• Regulation of GlycolysisRegulation of 3 irreversible stepsPFK-1 is rate limiting enzyme and primary site of regulation.

  • Regulation of PFK-1 in MuscleRelatively constitutiveAllosterically stimulated by AMPHigh glycolysis during exerciseAllosterically inhibited by ATPHigh energy, resting or low exerciseCitrateBuild up from Krebs cycleMay be from high FA beta-oxidation -> hi acetyl-CoAEnergy needs low and met by fat oxidation

  • Regulation of PFK-1 in LiverInducible enzymeInduced in feeding by insulinRepressed in starvation by glucagonAllosteric regulationLike muscle w/ AMP, ATP, CitrateActivated by Fructose-2,6-bisphosphate

  • Role of F2,6P2 in Regulation of PFK-1PFK-2 catalyzesF6P + ATP -> F2,6P2 + ADPPFK-2 allosterically activated by F6PF6P high only during feeding (hi glu, hi GK activity)PFK-2 activated by dephophorylation Insulin induced protein phosphataseGlucagon/cAMP activates protein kinase to inactivateTherefore, during feedingHi glu + hi GK -> hi F6PInsulin induces prot. Ptase and activates PFK-2Activates PFK-2 > hi F2,6P2Activates PFK-1 -> hi glycolysis for fat synthesis

  • Coordinated Regulation of PFK-1 and FBPase-1Both are inducible, by opposite hormonesBoth are affected by F2,6P2, in opposite directions

  • Pyruvate Dehydrogenase:The enzyme that links glycolysis with other pathwaysPyruvate + CoA + NAD -> AcetylCoA + CO2 + NADH

  • The PDH ComplexMulti-enzyme complexThree enzymes5 co-enzymesAllows for efficient direct transfer of product from one enzyme to the next

  • The PDH ReactionE1: pyruvate dehydrogenaseOxidative decarboxylation of pyruvateE2: dihydrolipoyl transacetylaseTransfers acetyl group from TPP to lipoic acidE3: dihydrolipoyl dehydrogenaseTransfers acetly group to CoA, transfers electrons from reduced lipoic acid to produce NADH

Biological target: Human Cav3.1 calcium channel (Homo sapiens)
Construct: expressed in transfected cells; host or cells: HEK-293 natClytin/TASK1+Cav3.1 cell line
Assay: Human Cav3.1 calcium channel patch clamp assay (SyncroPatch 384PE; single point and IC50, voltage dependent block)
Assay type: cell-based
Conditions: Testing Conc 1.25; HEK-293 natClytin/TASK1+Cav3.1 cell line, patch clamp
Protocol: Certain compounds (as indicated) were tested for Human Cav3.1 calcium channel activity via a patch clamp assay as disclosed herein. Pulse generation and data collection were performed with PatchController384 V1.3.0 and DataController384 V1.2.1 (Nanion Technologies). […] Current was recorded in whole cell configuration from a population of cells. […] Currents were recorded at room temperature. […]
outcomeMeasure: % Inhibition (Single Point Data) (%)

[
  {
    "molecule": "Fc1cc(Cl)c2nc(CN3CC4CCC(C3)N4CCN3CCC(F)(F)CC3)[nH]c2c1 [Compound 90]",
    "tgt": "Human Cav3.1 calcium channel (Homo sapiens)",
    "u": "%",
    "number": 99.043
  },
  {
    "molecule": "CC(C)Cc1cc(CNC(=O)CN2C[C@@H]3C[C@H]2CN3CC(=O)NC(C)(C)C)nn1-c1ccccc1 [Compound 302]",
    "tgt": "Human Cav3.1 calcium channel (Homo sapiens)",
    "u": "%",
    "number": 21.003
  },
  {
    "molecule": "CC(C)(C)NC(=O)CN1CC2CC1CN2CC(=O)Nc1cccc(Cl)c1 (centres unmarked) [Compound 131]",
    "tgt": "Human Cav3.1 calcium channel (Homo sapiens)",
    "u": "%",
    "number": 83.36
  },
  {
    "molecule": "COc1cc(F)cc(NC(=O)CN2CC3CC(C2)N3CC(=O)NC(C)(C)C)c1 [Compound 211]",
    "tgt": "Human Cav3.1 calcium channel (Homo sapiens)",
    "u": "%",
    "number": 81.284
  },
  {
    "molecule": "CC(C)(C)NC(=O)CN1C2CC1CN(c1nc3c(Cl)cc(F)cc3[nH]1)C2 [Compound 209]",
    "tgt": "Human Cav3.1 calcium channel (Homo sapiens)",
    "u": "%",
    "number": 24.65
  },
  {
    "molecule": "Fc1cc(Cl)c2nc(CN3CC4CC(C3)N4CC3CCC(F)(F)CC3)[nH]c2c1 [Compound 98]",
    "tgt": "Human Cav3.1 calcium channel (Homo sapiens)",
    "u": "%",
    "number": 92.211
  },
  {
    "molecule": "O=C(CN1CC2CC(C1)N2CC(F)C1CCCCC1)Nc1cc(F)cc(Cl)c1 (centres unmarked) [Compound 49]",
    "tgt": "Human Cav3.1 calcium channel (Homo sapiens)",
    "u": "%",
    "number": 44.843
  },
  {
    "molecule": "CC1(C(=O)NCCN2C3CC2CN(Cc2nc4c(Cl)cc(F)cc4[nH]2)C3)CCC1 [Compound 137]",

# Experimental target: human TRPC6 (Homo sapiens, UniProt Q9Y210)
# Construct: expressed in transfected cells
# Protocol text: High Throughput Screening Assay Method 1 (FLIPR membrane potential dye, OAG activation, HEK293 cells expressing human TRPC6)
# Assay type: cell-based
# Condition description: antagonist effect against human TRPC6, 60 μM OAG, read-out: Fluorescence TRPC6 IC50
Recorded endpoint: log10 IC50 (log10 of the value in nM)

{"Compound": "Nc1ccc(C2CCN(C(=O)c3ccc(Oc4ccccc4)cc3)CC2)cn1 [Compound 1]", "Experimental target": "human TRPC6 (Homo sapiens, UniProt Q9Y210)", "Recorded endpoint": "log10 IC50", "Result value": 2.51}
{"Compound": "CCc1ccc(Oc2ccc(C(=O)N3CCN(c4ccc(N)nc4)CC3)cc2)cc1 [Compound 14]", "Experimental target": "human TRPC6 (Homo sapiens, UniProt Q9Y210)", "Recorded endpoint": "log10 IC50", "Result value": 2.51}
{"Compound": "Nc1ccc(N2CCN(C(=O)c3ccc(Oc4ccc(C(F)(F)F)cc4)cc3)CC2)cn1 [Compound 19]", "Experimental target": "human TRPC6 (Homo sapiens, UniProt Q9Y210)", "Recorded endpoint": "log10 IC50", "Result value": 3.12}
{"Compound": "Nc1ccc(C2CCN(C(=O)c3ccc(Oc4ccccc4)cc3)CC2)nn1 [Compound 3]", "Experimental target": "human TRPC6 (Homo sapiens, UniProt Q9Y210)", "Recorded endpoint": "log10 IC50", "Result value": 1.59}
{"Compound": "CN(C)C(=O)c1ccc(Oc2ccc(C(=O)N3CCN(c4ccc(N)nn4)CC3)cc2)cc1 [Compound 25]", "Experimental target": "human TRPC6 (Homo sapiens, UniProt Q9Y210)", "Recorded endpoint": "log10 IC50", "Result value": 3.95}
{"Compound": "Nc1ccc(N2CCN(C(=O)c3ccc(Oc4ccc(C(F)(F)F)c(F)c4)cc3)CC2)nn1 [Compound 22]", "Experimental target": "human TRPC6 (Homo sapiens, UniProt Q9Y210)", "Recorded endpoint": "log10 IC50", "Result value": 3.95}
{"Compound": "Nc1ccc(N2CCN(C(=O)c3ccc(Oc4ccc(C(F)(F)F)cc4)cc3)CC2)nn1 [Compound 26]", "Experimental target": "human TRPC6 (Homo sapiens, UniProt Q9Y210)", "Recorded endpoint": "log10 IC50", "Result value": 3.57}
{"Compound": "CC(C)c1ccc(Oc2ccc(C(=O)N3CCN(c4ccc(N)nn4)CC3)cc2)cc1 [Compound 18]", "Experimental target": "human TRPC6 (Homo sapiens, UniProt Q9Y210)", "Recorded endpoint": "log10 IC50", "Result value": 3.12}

• Regulation of PDHMuscleResting (dont need)Hi energy stateHi NADH & AcCoAInactivates PDHHi ATP & NADH & AcCoAInhibits PDHExercising (need)Low NADH, ATP, AcCoA

  • Regulation of PDHLiverFed (need to make FA)Hi energyInsulin activates PDHStarved (dont need)Hi energyNo insulinPDH inactive

  • Clinical Case:Pyruvate Kinase Deficiency15 y.o. femaleHemolytic anemia diagnosed at age 3 mo.Recurrent episodes of pallor, jaundice, leg ulcerEnlarged spleen, low Hb, low RBC count, elevated reticulocyte countAbnormal RBC shape, short RBC life, elevated total and indirect bilirubinRBC with elevated 2,3-BPG and low ATPFollowing spleenectomy clinical and hematological symptoms improved.

  • Clinical Case:Pyruvate Kinase DeficiencyRBC dependent on glycolysis for energySodium/potassium ion pumps require ATPAbnormal RBC shape a result of inadequate ion pumpingExcessive RBC destruction in spleenHemolysisJaundice (elevated bilirubin, fecal urobilinogens)Increased reticulocyte count

  • Clinical Case:Pyruvate Kinase Deficiency